Best Mexican Regional Album 
Intocable – En Peligro de Extincion (DC Review)
 
Best Tejano Album
David Lee Garza – Just Friends (DC Review)
Los Texmaniacs -  Texas Towns and Tex-Mex Sounds  (DC Review)
Jay Perez – New Horizons (DC Review)
 
Best Regional Mexican Song
Jay Perez – Tu Ultima Cancion (Songwriter: Adalberto Gallegos)

And a special congrats to Adalberto Gallegos. On top of being one of the best vocalists in the industry, he can write some amazing songs, too. All that’s left to be said is…can I pick ‘em or what?

adalberto

DC Reviews: Johnny Hernandez ~ Aventurero

I like to boast that a Onda Chicana legend is a  friend of mine–I actually met Johnny Hernandez a couple of years ago and we like to chat about music and politics on Facebook. Well, the legendary crooner is back with a new production, Aventurero. Released on his own Stronghold Records, the full-length CD satisfies all types of musical tastes, but, ultimately, it’s Hernandez’s unique voice that delivers for music lovers.

Continue reading

Thousands Attend Tejano MusicFest

While some of my friends were getting some all-new Dem training this weekend, I was proud to be among thousands at the Humble Civic Arena for the first Tejano MusicFest–around 5,000 or so. Thousands attended to be entertained by musical greats, such as Fito Olivares, Jay Perez, Emilio Navaira, and home-town heroes La Mafia. Frankly, I needed some culture in my life and the MusicFest was the shot in the arm I needed.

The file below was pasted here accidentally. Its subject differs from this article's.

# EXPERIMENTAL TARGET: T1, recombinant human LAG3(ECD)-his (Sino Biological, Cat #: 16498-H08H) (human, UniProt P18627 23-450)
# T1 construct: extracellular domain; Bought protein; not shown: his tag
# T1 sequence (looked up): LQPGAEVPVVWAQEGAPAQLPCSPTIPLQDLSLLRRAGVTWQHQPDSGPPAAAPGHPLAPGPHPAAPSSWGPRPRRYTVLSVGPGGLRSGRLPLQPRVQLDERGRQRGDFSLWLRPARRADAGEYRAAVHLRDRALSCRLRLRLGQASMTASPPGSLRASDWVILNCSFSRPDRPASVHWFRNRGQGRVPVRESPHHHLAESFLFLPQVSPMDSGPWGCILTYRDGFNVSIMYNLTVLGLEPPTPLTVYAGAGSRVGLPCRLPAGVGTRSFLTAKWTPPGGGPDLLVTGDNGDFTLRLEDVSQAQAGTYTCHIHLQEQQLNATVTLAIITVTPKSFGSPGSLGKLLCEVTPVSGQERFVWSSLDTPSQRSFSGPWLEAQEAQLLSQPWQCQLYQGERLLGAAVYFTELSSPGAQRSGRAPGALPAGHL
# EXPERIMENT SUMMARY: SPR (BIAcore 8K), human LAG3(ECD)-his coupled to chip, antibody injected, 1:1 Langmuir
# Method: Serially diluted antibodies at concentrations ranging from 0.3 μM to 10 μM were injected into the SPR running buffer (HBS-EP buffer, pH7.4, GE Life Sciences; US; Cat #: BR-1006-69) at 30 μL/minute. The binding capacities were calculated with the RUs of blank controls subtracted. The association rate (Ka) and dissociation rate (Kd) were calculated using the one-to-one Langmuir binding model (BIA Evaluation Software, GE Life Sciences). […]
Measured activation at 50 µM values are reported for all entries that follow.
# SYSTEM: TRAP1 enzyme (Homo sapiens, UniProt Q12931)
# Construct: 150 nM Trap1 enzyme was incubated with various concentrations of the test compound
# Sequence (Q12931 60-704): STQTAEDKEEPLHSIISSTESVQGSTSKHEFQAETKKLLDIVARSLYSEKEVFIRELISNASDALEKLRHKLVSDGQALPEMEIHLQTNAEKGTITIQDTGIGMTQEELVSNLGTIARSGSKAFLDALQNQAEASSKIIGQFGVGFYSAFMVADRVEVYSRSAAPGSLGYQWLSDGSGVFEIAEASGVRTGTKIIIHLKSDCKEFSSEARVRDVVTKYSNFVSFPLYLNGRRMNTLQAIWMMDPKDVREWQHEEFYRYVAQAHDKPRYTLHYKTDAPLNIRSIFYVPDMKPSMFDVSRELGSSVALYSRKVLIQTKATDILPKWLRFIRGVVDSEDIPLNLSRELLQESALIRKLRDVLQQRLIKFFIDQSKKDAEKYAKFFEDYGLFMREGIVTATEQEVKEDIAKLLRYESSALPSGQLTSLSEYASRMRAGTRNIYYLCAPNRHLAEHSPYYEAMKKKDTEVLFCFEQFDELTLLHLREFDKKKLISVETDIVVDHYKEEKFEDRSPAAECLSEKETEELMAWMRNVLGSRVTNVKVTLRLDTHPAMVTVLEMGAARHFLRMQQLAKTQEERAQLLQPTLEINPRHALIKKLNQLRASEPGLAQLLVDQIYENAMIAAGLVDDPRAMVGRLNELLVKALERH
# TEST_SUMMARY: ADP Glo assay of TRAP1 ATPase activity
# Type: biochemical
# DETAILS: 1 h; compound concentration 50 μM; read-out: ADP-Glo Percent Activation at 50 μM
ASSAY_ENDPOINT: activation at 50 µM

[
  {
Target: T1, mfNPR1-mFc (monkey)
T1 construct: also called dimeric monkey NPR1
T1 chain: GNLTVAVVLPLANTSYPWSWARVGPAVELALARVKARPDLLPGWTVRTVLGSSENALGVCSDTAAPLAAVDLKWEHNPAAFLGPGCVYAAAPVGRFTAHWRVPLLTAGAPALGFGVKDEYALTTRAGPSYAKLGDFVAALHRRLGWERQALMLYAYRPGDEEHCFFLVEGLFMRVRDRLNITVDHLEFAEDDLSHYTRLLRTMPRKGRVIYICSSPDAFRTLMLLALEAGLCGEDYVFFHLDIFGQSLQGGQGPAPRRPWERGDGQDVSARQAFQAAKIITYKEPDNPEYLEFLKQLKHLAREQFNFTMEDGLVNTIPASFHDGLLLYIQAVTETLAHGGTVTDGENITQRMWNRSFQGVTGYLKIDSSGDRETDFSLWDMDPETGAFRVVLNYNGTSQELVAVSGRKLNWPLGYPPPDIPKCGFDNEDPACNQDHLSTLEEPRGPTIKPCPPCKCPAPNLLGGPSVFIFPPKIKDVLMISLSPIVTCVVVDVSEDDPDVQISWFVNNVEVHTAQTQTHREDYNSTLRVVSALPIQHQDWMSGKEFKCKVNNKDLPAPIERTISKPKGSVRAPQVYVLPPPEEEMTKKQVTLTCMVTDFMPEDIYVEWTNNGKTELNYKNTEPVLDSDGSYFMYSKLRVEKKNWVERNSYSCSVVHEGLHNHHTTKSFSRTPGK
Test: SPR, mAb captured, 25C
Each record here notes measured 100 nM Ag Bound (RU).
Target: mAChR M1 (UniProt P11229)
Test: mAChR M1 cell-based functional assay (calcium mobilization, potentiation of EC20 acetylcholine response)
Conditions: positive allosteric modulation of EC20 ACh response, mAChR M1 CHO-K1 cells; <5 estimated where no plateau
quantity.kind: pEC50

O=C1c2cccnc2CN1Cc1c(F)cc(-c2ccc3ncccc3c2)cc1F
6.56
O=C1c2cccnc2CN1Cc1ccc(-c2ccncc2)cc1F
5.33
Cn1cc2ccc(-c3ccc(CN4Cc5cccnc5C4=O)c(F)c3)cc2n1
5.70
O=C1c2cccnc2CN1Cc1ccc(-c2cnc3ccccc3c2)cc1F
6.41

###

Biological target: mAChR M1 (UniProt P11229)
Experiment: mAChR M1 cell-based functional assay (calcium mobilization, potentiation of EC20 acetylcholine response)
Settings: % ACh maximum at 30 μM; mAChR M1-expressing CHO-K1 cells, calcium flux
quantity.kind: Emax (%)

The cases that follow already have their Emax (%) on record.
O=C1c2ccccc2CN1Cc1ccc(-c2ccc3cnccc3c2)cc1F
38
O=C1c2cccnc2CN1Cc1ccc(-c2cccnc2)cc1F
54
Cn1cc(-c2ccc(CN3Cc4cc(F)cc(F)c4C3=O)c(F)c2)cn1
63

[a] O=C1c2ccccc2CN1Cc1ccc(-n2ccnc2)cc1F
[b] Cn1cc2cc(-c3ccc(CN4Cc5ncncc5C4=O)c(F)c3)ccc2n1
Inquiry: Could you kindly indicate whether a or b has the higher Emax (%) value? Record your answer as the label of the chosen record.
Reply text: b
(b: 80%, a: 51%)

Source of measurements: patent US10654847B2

Continue reading

DC Reviews ~ Intocable – En Peligro De Extincion

Wow!

That was my initial reaction to the intro to the first track, Nos Falto Hablar. With its obvious rock influences throughout the track, its soaring vocals and harmonies, it became obvious that Intocable had come up with something special for their new CD, En Peligro de Extincion (Universal Music).

The rock intros continue in the cumbia, Como Se Fue Ella, with a bold, tough beat offered through serious drum and percussion beats, this track offers some excellent lyrics. The ranchera Decidimos (Bien o Mal) has a smoother intro,  which immediately turns into a “rola bien Intocable” with its own rock influences evident in its hard drumming and pasadas on the bajo sexto.

Continue reading

DC Reviews ~ Los Palominos – Siente El Amor

Los Palominos are back with a new production on Houston’s Urbana Records, Siente El Amor. Produced by La Mafia founder Armando Lichtenberger, this newest release from the Arriola brothers of Uvalde, TX is strong and puro Palominos.